Entropy in biological systems
This post is based on ideas I had in relationship to a (very sophisticated) website discussion on the views of England (and associated discussion through posts) of entropy and biological systems which you will find at http://www.simonsfoundation.org/quanta/20140122-a-new-physics-theory-of-life/#comment-159978
The original state was a physical state and not a biological one until life prevailed and as such must obey all known physics rules. However the possibility exists that early organisms may have initially overcome some of the constraints of the physical universe, or at least to minimise them. This is where the concepts of England and others regarding entropy must be invoked, if not later to describe ecological systems.
I have been greatly perturbed by the constant use of “equilibrium” forest ecosystems etc. and it is very difficult going from the molecular, to the macro level of organisation of microbial communities or forests, but at the micro level effectively if something is at equilibrium it is dead. Kauffman described the possibility that dynamical non-equilibrium systems could be stable, which seems to me a better description for forests and other ecosystems i.e. at the macro level. Whatever consensus is eventually reached the molecular to the ecosystem level should be consistent in the final thesis. Except that we all know that Einstein/gravity and the quantum world aren’t that consistent! So do we have to await the outcome of those investigations before we assign Boltzmann to the wider world of soil bacterial communities? It seems to me that until physics resolves that dilemma it will be quite plausible to differentiate macro and micro systems, especially in the biological world which attempts to control the physical (albeit with various success levels).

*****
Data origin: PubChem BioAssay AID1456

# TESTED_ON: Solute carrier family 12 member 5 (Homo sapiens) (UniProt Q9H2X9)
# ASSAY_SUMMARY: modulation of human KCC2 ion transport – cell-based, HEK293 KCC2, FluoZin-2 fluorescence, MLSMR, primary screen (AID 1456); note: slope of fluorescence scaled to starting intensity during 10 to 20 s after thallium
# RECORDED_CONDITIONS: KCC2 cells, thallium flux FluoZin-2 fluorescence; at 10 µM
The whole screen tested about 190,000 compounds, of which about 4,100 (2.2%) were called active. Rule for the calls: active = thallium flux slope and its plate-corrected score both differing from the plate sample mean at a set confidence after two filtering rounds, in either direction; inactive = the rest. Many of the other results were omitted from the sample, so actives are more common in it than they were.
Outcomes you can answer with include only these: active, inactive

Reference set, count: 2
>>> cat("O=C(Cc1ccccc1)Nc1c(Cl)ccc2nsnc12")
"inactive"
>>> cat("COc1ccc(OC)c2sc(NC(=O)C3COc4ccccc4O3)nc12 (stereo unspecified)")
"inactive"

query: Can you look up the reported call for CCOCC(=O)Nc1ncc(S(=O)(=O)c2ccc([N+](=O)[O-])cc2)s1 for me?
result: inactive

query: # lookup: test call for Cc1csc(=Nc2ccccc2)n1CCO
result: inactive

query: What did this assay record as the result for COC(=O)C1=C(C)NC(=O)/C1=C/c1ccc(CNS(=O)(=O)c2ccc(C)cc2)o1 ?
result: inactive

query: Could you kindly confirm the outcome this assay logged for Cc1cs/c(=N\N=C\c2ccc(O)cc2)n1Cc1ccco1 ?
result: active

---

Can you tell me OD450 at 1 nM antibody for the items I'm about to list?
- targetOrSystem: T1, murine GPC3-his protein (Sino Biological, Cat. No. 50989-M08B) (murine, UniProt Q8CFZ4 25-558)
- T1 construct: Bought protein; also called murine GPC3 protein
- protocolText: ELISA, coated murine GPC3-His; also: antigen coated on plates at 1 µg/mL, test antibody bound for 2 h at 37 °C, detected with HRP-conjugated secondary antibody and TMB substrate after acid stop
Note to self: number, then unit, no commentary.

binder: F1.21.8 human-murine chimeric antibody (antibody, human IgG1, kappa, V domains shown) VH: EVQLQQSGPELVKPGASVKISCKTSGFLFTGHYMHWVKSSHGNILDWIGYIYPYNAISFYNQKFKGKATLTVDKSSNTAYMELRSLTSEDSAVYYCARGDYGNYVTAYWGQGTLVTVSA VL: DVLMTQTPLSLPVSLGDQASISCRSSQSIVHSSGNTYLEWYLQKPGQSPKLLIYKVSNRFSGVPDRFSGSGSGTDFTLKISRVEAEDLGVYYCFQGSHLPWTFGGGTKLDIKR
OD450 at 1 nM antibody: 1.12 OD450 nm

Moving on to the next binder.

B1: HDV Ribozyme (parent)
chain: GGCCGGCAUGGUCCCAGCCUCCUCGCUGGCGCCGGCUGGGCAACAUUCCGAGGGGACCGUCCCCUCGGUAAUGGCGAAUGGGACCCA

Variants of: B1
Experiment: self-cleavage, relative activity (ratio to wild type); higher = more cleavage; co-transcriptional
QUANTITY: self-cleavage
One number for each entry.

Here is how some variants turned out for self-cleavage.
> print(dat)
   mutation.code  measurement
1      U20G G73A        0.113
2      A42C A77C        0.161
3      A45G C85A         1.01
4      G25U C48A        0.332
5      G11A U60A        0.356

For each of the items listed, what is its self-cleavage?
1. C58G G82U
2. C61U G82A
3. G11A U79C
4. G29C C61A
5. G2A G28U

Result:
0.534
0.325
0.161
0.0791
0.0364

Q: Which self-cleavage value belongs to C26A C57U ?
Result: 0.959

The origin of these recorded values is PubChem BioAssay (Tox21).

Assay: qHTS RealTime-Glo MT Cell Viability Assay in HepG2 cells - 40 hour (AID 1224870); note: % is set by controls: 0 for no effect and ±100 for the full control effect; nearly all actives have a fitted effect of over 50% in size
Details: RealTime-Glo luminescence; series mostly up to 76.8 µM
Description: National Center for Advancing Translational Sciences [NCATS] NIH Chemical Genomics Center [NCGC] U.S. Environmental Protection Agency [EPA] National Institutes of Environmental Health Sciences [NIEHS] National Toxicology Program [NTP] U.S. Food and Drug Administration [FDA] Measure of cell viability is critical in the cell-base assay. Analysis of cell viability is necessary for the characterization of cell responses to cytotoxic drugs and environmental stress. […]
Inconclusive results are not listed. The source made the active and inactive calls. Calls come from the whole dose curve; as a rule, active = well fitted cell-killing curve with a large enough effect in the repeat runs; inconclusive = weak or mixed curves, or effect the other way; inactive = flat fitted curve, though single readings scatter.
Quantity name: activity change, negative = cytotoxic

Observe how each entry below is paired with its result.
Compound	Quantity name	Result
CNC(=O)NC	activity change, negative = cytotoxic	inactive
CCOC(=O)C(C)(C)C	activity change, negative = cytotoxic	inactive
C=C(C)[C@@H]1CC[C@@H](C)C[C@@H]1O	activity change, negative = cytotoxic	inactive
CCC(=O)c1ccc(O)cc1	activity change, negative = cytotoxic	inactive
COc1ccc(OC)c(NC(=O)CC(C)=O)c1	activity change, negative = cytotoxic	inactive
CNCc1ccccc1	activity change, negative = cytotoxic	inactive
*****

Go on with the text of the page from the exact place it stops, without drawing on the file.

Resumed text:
The new theories of life based on entropy could be maligned, but then that is what was done to the chemical theory of life 50 years ago. There are coupled chemical and physical conditions which occurred when life first arose as mentioned. But life is another system which often overcomes or utilizes or improves physicochemical conditions for its own purposes. Of course it must ultimately be accountable to physics processes such as entropy and this may indeed be a driving factor in the organisation of some or most ecosystems and communities, but perhaps not in ways proposed by England and others.